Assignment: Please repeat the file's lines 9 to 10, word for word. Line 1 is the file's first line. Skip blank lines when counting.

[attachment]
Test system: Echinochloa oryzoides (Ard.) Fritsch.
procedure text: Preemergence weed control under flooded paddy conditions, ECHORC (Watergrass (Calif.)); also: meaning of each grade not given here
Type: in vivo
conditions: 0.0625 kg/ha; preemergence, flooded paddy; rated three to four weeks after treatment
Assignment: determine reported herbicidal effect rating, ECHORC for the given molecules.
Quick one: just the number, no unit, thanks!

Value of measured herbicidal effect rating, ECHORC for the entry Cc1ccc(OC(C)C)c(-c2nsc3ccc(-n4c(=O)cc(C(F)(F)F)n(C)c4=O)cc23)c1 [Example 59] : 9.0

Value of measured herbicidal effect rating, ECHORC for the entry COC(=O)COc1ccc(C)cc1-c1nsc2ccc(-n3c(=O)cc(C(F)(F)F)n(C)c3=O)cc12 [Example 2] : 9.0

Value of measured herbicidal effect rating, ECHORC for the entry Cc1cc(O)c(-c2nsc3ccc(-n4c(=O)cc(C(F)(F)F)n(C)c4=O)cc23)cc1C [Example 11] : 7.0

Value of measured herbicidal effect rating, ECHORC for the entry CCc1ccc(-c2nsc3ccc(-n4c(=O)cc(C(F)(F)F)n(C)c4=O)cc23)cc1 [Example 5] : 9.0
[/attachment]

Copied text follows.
Value of measured herbicidal effect rating, ECHORC for the entry Cc1cc(O)c(-c2nsc3ccc(-n4c(=O)cc(C(F)(F)F)n(C)c4=O)cc23)cc1C [Example 11] : 7.0

Value of measured herbicidal effect rating, ECHORC for the entry CCc1ccc(-c2nsc3ccc(-n4c(=O)cc(C(F)(F)F)n(C)c4=O)cc23)cc1 [Example 5] : 9.0